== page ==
From the article:

"When we replay and analyze painful experiences in our minds, our natural tendency is to do so from a first-person or self-immersed perspective—where we see the scene unfolding through our own eyes. Using this perspective usually elicits significant emotional pain as it is makes us relive the experience. Ayduk and Krosss had participants replay emotionally painful memories from a third-person perspective—which involves visualizing ourselves within the scene as if we were watching it from the perspective of an outside observer."

-------------------------------------------------------------------------------------------------------

In the article, Dr. Winch gives us 5 steps to use to help us change our perspective along with great links to related articles.

 

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ID Strategies to Present Content

ID Strategies to Present Content | Communication & Leadership | Scoop.it
This blog post shares some interesting id strategies for presenting content in a logical manner that really helps learners to retain and recall information quickly and easily.Read more ›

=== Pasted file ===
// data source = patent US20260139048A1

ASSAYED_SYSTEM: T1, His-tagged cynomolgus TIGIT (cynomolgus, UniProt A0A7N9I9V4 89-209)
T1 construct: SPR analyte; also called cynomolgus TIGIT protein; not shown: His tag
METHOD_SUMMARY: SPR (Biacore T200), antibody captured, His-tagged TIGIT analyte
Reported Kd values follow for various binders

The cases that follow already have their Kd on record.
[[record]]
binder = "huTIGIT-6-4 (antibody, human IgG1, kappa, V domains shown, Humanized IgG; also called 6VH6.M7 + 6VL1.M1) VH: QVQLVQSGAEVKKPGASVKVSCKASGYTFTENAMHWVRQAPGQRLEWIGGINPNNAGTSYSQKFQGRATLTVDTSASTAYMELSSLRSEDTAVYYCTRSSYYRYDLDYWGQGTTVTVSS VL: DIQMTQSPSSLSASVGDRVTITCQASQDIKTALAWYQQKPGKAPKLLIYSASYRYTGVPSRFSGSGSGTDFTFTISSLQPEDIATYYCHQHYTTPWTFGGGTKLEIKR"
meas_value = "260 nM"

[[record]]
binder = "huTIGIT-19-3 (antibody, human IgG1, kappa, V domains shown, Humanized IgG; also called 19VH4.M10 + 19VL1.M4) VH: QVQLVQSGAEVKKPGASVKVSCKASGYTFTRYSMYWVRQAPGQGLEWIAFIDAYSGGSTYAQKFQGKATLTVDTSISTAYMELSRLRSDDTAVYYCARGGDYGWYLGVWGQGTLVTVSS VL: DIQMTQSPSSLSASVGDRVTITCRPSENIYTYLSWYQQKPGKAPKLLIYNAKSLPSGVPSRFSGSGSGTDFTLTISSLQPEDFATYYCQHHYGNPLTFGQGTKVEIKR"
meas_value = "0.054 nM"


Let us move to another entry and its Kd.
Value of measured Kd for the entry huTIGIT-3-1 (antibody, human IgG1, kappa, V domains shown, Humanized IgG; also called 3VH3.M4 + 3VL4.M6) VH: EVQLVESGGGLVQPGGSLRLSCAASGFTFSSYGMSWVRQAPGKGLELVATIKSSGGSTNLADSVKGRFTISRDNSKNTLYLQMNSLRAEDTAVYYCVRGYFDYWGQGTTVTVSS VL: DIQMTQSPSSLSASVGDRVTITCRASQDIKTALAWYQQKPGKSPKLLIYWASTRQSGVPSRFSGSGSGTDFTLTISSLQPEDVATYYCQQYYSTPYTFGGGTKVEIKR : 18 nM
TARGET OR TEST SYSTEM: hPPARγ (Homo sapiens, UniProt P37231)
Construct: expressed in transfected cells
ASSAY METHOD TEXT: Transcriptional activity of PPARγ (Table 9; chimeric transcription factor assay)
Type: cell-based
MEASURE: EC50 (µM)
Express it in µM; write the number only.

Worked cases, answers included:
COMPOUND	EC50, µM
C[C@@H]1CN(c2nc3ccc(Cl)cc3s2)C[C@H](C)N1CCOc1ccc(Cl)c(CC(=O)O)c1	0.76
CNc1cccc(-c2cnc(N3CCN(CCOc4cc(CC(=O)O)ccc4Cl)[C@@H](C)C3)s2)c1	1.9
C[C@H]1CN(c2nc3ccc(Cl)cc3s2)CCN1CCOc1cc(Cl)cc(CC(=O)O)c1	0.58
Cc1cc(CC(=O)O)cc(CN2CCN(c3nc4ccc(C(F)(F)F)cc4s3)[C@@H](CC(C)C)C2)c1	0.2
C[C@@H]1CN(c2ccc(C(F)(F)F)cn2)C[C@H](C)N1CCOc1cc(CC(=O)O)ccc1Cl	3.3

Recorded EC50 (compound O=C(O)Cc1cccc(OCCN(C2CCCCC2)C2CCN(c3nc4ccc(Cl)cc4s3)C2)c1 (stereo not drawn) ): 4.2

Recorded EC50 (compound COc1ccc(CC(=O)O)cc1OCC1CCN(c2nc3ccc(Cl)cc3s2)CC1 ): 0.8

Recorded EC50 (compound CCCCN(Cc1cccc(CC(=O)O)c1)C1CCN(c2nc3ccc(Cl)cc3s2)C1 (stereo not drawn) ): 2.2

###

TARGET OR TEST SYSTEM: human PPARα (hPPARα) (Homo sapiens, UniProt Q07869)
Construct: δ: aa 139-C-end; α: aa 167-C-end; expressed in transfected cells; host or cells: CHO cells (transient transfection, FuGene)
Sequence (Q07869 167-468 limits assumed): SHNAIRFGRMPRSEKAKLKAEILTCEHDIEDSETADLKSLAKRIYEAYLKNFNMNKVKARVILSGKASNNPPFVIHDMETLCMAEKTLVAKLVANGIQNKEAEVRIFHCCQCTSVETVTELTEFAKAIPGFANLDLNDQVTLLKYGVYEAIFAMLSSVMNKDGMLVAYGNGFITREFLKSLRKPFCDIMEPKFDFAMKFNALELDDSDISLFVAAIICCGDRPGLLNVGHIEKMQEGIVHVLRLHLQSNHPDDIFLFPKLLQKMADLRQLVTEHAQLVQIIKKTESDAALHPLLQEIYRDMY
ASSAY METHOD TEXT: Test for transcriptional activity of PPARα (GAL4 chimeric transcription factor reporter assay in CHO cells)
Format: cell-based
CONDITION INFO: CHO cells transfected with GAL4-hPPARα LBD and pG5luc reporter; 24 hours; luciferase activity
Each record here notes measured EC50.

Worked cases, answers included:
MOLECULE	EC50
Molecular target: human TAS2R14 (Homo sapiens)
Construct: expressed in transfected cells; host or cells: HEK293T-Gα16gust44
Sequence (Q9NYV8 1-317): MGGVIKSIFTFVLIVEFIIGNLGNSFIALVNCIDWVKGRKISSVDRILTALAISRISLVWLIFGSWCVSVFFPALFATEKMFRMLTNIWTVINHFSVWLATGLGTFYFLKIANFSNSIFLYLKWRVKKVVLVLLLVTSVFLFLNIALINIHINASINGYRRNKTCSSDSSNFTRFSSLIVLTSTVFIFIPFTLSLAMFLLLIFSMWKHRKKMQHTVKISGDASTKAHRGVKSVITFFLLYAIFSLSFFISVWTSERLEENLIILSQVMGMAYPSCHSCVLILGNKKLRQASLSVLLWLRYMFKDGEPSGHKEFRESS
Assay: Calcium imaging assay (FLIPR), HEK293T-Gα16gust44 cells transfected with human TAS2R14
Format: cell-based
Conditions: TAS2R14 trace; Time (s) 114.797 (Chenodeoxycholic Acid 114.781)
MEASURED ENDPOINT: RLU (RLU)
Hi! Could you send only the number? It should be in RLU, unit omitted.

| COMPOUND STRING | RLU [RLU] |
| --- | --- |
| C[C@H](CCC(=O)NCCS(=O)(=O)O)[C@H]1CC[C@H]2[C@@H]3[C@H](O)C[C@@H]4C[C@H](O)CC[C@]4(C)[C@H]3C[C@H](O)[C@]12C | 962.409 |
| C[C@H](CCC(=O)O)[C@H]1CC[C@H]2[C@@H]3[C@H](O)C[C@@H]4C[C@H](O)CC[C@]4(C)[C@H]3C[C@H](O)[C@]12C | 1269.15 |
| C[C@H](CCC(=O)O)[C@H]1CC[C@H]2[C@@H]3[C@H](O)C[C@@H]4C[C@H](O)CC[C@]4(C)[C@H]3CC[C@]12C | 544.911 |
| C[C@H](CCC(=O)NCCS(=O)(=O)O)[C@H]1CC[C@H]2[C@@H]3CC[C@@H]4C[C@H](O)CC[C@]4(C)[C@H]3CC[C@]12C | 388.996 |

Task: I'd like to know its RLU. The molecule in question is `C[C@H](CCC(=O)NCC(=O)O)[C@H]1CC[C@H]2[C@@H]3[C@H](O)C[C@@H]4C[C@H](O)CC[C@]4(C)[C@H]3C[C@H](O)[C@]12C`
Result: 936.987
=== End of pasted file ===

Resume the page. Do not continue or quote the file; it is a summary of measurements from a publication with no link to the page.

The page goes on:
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Amy Melendez's curator insight, June 21, 10:13 AM

Instructional design "game plan" that focuses on learner participation. Very clearly explained and helpful article for anyone that is developing classes and presenting.

 

Rescooped by Amy Melendez from Social Media Resources & e-learning
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A Content Curation Primer by Beth Kanter

A Content Curation Primer by Beth Kanter | Communication & Leadership | Scoop.it

Beth Kanter provides an informative and well curated article for new content curators.

Beth summarizes key principles, her own suggested approach and some of the tools she recommends to use.

 

This is one of my favorite content curation resources and I higly recommend it!

 





Via Robin Good, Sadie Rosenthal Ijs, AlGonzalezinfo
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Marc Rougier's comment, October 5, 2011 4:16 AM
Thank you Beth for publishing this very interesting post indeed.
Buon compleanno Robin, master curator :)
Beth Kanter's comment, October 5, 2011 5:07 PM
Thanks Robin for scooping this post. It took me a long time to really synthesize what I learned from the accumulated links. I'm working on this because I have to teaching an introductory workshop on content curation - and how it is useful for professional learning in ADDITION to an organization's content strategy. The big barrier is the sense of "being content fried" - a new word for information overload.
Ken Morrison's comment, September 4, 2012 6:10 PM
Thank you for the rescoop. I need to learn more about beth Kanter. It looks like I found a great place to do that. :)
Good luck to you!
Ken